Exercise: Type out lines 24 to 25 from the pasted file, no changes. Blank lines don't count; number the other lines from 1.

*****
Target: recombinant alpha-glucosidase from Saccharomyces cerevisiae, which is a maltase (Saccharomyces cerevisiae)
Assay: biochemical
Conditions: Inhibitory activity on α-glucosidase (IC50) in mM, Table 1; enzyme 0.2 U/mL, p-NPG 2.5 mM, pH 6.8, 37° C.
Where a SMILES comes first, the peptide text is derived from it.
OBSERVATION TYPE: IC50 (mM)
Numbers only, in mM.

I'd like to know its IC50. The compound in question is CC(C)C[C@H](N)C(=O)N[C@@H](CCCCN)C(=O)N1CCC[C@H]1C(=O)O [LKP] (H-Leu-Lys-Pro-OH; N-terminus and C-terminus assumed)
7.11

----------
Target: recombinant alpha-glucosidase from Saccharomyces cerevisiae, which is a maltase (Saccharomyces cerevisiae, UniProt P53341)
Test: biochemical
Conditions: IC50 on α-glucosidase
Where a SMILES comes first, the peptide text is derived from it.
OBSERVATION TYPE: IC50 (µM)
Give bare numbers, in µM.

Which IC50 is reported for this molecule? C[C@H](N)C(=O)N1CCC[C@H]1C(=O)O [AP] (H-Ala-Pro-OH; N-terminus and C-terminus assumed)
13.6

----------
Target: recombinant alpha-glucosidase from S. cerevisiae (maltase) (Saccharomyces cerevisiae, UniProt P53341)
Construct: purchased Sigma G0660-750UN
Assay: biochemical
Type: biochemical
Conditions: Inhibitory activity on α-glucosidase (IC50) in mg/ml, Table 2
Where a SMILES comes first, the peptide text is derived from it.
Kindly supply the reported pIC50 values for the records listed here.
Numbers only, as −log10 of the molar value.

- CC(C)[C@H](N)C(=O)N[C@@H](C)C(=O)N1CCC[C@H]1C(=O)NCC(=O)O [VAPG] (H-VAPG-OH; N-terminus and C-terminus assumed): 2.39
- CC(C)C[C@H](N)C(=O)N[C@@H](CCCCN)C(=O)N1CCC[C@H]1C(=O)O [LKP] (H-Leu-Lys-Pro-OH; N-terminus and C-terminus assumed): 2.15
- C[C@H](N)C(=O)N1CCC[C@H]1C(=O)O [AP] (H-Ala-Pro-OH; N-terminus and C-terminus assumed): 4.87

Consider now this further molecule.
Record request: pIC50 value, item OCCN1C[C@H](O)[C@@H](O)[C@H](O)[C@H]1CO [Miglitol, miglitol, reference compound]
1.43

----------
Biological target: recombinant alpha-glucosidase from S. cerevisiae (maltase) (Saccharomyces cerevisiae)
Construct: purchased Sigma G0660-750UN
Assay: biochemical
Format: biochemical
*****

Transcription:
Where a SMILES comes first, the peptide text is derived from it.
Kindly supply the reported pIC50 values for the records listed here.